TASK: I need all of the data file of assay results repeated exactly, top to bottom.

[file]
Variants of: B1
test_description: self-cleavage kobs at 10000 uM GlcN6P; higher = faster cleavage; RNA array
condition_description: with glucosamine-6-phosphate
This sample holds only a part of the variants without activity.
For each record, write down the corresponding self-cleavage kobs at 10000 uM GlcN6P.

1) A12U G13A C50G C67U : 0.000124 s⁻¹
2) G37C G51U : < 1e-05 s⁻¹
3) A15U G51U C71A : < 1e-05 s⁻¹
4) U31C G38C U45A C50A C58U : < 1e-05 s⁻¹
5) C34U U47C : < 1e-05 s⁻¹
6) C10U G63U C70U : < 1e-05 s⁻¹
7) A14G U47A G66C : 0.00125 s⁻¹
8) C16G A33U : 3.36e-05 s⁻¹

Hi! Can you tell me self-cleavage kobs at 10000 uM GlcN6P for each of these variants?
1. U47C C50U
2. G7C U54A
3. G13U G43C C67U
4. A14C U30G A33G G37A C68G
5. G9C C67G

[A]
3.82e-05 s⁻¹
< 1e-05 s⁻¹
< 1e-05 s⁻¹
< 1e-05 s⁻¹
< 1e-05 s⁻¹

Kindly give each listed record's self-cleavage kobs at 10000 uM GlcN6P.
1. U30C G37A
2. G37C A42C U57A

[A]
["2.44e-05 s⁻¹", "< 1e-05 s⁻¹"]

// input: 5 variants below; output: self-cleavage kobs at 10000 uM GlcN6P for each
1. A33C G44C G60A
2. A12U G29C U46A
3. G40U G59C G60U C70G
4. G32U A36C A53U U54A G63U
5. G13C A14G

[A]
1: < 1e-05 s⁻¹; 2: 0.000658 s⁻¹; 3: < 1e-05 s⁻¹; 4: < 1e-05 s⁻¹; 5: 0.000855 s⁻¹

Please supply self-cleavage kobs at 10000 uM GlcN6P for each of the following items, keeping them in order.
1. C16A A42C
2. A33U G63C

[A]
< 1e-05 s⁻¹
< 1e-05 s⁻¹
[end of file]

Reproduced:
Variants of: B1
test_description: self-cleavage kobs at 10000 uM GlcN6P; higher = faster cleavage; RNA array
condition_description: with glucosamine-6-phosphate
This sample holds only a part of the variants without activity.
For each record, write down the corresponding self-cleavage kobs at 10000 uM GlcN6P.

1) A12U G13A C50G C67U : 0.000124 s⁻¹
2) G37C G51U : < 1e-05 s⁻¹
3) A15U G51U C71A : < 1e-05 s⁻¹
4) U31C G38C U45A C50A C58U : < 1e-05 s⁻¹
5) C34U U47C : < 1e-05 s⁻¹
6) C10U G63U C70U : < 1e-05 s⁻¹
7) A14G U47A G66C : 0.00125 s⁻¹
8) C16G A33U : 3.36e-05 s⁻¹

Hi! Can you tell me self-cleavage kobs at 10000 uM GlcN6P for each of these variants?
1. U47C C50U
2. G7C U54A
3. G13U G43C C67U
4. A14C U30G A33G G37A C68G
5. G9C C67G

[A]
3.82e-05 s⁻¹
< 1e-05 s⁻¹
< 1e-05 s⁻¹
< 1e-05 s⁻¹
< 1e-05 s⁻¹

Kindly give each listed record's self-cleavage kobs at 10000 uM GlcN6P.
1. U30C G37A
2. G37C A42C U57A

[A]
["2.44e-05 s⁻¹", "< 1e-05 s⁻¹"]

// input: 5 variants below; output: self-cleavage kobs at 10000 uM GlcN6P for each
1. A33C G44C G60A
2. A12U G29C U46A
3. G40U G59C G60U C70G
4. G32U A36C A53U U54A G63U
5. G13C A14G

[A]
1: < 1e-05 s⁻¹; 2: 0.000658 s⁻¹; 3: < 1e-05 s⁻¹; 4: < 1e-05 s⁻¹; 5: 0.000855 s⁻¹

Please supply self-cleavage kobs at 10000 uM GlcN6P for each of the following items, keeping them in order.
1. C16A A42C
2. A33U G63C

[A]
< 1e-05 s⁻¹
< 1e-05 s⁻¹